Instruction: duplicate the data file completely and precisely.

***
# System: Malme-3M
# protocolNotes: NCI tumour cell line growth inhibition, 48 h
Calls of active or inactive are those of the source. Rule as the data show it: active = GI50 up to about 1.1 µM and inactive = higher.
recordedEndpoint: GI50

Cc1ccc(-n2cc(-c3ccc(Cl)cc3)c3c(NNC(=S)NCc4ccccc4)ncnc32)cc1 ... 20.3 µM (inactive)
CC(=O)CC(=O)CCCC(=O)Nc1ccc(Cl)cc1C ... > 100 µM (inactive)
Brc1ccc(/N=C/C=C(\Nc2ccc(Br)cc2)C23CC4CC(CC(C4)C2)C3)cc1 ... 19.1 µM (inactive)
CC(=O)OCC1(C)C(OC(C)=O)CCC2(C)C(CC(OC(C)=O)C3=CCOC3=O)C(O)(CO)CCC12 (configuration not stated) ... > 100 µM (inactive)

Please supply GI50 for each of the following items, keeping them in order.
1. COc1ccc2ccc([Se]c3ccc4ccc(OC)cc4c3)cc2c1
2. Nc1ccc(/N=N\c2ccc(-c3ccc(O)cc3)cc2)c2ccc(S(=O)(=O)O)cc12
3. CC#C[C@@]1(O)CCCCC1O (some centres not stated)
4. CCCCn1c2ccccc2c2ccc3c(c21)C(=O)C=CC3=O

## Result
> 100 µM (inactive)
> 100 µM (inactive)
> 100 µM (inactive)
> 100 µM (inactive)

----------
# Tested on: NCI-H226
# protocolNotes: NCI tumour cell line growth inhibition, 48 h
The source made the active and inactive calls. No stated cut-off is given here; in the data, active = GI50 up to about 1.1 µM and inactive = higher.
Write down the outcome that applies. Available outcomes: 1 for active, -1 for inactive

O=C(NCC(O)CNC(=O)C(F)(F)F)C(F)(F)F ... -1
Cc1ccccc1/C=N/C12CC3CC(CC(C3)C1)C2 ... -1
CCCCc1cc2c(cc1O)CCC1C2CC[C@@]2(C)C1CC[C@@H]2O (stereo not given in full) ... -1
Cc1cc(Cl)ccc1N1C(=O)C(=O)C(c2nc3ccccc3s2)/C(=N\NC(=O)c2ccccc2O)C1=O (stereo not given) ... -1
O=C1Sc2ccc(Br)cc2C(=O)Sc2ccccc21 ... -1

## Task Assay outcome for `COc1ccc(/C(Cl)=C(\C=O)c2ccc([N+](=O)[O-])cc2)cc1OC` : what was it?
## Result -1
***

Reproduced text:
# System: Malme-3M
# protocolNotes: NCI tumour cell line growth inhibition, 48 h
Calls of active or inactive are those of the source. Rule as the data show it: active = GI50 up to about 1.1 µM and inactive = higher.
recordedEndpoint: GI50

Cc1ccc(-n2cc(-c3ccc(Cl)cc3)c3c(NNC(=S)NCc4ccccc4)ncnc32)cc1 ... 20.3 µM (inactive)
CC(=O)CC(=O)CCCC(=O)Nc1ccc(Cl)cc1C ... > 100 µM (inactive)
Brc1ccc(/N=C/C=C(\Nc2ccc(Br)cc2)C23CC4CC(CC(C4)C2)C3)cc1 ... 19.1 µM (inactive)
CC(=O)OCC1(C)C(OC(C)=O)CCC2(C)C(CC(OC(C)=O)C3=CCOC3=O)C(O)(CO)CCC12 (configuration not stated) ... > 100 µM (inactive)

Please supply GI50 for each of the following items, keeping them in order.
1. COc1ccc2ccc([Se]c3ccc4ccc(OC)cc4c3)cc2c1
2. Nc1ccc(/N=N\c2ccc(-c3ccc(O)cc3)cc2)c2ccc(S(=O)(=O)O)cc12
3. CC#C[C@@]1(O)CCCCC1O (some centres not stated)
4. CCCCn1c2ccccc2c2ccc3c(c21)C(=O)C=CC3=O

## Result
> 100 µM (inactive)
> 100 µM (inactive)
> 100 µM (inactive)
> 100 µM (inactive)

----------
# Tested on: NCI-H226
# protocolNotes: NCI tumour cell line growth inhibition, 48 h
The source made the active and inactive calls. No stated cut-off is given here; in the data, active = GI50 up to about 1.1 µM and inactive = higher.
Write down the outcome that applies. Available outcomes: 1 for active, -1 for inactive

O=C(NCC(O)CNC(=O)C(F)(F)F)C(F)(F)F ... -1
Cc1ccccc1/C=N/C12CC3CC(CC(C3)C1)C2 ... -1
CCCCc1cc2c(cc1O)CCC1C2CC[C@@]2(C)C1CC[C@@H]2O (stereo not given in full) ... -1
Cc1cc(Cl)ccc1N1C(=O)C(=O)C(c2nc3ccccc3s2)/C(=N\NC(=O)c2ccccc2O)C1=O (stereo not given) ... -1
O=C1Sc2ccc(Br)cc2C(=O)Sc2ccccc21 ... -1

## Task Assay outcome for `COc1ccc(/C(Cl)=C(\C=O)c2ccc([N+](=O)[O-])cc2)cc1OC` : what was it?
## Result -1